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A precise method for evaluating election schemes


  • Robert Bordley


A previously published paper evaluated election schemes under a wide variety of election circumstances. This paper improves upon the previous work by refining the measures used to rate the election schemes and increasing the statistical significance of those ratings. With these modifications, we can now draw some new conclusions: (a) In general circumstances, the Borda System outperforms the Copeland System which outperforms Approval which outperforms Majority Rule. (b) The Maximin Rule — strongly supported by Rawls's — turns out to be a reasonable election rule if the number of election alternatives is large relative to the number of voters. (c) With two exceptions, all our election systems performed quite well given a society with highly correlated utilities. (d) Given a polarized society, a serial dictatorship was better than every other election system except Borda. Perhaps even more importantly, we now have the possibility of conducting some cost/benefit analyses of different proposals for electoral changes. Copyright Martinus Nijhoff Publishers 1985

Suggested Citation

  • Robert Bordley, 1985. "A precise method for evaluating election schemes," Public Choice, Springer, vol. 46(2), pages 113-123, January.
  • Handle: RePEc:kap:pubcho:v:46:y:1985:i:2:p:113-123
    DOI: 10.1007/BF00179734

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    References listed on IDEAS

    1. Peter C. Fishburn, 1974. "Aspects of One-Stage Voting Rules," Management Science, INFORMS, vol. 21(4), pages 422-427, December.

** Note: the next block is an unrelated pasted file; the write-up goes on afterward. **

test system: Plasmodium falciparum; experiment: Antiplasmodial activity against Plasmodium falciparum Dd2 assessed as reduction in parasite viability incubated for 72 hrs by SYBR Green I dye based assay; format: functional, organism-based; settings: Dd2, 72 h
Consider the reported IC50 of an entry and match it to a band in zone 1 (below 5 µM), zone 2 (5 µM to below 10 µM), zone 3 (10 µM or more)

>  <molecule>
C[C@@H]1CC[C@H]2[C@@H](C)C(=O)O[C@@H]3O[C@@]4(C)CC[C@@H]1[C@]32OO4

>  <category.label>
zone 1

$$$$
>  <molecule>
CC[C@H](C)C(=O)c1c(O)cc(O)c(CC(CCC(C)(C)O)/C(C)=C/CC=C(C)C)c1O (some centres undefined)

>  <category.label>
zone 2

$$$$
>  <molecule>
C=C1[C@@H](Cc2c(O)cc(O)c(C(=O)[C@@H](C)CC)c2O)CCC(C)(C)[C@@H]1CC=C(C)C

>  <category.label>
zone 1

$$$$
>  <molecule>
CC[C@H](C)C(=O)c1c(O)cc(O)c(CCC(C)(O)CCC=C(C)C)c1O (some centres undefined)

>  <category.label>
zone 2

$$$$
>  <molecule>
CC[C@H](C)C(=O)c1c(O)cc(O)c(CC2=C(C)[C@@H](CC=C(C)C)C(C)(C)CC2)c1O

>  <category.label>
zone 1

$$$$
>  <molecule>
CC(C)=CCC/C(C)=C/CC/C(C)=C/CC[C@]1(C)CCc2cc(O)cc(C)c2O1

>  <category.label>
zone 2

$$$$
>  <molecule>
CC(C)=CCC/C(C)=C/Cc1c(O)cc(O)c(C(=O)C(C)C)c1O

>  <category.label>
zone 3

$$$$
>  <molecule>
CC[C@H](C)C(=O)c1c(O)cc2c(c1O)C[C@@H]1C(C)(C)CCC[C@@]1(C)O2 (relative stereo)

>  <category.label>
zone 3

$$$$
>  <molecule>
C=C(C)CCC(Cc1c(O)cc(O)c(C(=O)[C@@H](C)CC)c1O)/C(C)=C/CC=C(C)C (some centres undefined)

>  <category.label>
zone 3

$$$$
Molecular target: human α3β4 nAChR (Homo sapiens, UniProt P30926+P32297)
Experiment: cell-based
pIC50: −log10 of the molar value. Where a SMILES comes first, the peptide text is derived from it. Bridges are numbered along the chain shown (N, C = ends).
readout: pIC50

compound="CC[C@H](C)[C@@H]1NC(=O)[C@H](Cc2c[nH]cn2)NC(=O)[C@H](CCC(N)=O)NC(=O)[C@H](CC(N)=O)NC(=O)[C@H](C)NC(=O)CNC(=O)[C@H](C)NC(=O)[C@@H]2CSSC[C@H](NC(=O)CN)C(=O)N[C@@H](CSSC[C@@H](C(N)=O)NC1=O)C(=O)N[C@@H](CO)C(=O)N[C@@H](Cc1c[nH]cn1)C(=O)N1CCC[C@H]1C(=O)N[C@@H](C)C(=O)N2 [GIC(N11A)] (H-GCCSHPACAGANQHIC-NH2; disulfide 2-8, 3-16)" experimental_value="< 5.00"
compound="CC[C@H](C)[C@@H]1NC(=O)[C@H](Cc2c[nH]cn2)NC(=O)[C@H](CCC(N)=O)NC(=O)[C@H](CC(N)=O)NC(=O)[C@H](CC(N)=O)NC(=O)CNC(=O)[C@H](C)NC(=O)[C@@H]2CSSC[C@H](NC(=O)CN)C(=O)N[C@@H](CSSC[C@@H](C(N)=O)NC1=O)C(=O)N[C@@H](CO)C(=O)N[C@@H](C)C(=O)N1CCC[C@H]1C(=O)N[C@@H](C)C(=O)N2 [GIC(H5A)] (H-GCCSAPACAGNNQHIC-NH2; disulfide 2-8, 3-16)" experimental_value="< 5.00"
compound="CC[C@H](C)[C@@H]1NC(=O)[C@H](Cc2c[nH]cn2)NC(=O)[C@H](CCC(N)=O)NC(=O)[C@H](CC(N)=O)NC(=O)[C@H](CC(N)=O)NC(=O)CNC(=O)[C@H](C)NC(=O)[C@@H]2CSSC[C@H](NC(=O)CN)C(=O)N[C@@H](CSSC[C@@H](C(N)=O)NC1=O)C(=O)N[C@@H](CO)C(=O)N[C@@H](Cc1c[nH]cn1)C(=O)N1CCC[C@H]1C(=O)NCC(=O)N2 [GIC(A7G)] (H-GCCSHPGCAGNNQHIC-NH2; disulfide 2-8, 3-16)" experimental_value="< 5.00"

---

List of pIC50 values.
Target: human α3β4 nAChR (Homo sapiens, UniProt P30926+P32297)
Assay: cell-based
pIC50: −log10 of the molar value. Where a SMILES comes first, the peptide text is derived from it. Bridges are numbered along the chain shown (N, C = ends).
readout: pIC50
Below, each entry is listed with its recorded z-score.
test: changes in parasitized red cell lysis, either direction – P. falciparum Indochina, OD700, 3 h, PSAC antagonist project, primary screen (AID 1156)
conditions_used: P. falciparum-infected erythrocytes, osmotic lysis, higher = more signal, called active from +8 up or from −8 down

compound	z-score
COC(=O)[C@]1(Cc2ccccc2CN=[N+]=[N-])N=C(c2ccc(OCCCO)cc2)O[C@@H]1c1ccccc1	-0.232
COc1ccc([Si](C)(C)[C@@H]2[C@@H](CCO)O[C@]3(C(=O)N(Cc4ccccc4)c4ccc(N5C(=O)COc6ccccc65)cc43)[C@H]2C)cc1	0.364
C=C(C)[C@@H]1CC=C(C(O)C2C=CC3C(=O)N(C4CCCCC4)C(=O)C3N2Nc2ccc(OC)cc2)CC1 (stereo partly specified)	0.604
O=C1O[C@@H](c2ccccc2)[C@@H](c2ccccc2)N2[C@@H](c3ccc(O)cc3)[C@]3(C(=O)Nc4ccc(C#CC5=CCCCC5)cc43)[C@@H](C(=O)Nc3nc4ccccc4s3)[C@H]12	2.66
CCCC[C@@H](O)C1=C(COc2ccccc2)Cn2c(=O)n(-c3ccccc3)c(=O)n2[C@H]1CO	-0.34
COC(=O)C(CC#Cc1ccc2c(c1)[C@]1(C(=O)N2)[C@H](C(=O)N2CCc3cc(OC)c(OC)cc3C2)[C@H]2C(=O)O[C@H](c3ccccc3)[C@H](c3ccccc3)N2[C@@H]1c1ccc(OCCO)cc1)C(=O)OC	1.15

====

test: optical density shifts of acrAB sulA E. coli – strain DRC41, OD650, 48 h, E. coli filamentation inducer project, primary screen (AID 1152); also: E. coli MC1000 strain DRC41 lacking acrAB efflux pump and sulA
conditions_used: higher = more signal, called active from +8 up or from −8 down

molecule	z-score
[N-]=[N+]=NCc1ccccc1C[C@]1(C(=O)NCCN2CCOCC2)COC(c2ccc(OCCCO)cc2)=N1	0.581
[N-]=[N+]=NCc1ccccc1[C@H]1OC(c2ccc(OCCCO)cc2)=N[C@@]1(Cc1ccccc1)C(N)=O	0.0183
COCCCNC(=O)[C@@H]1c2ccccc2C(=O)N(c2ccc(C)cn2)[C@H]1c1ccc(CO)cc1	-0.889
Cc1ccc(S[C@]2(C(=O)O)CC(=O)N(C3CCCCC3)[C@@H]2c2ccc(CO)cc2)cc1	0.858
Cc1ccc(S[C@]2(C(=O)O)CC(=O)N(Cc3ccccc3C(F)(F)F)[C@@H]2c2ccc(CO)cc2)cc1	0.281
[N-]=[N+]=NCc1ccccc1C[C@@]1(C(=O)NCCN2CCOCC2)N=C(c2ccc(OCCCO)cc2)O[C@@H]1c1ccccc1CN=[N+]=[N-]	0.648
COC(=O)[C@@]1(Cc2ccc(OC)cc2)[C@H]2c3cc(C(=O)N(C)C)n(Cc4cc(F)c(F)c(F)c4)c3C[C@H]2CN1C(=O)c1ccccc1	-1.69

2. Tullock, Gordon & Campbell, Colin D, 1970. "Computer Simulation of a Small Voting System," Economic Journal, Royal Economic Society, vol. 80(317), pages 97-104, March.
    3. John C. Harsanyi, 1955. "Cardinal Welfare, Individualistic Ethics, and Interpersonal Comparisons of Utility," Journal of Political Economy, University of Chicago Press, vol. 63, pages 309-309.
    4. Brams, Steven J. & Fishburn, Peter C., 1978. "Approval Voting," American Political Science Review, Cambridge University Press, vol. 72(3), pages 831-847, September.
    5. Bordley, Robert F., 1983. "A Pragmatic Method for Evaluating Election Schemes through Simulation," American Political Science Review, Cambridge University Press, vol. 77(1), pages 123-141, March.
    6. William Ludwin, 1976. "Voting methods: A simulation," Public Choice, Springer, vol. 25(1), pages 19-30, March.
    7. Fishburn, Peter C., 1978. "Axioms for approval voting: Direct proof," Journal of Economic Theory, Elsevier, vol. 19(1), pages 180-185, October.
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    Cited by:

    1. Marcus Pivato, 2016. "Asymptotic utilitarianism in scoring rules," Social Choice and Welfare, Springer;The Society for Social Choice and Welfare, vol. 47(2), pages 431-458, August.

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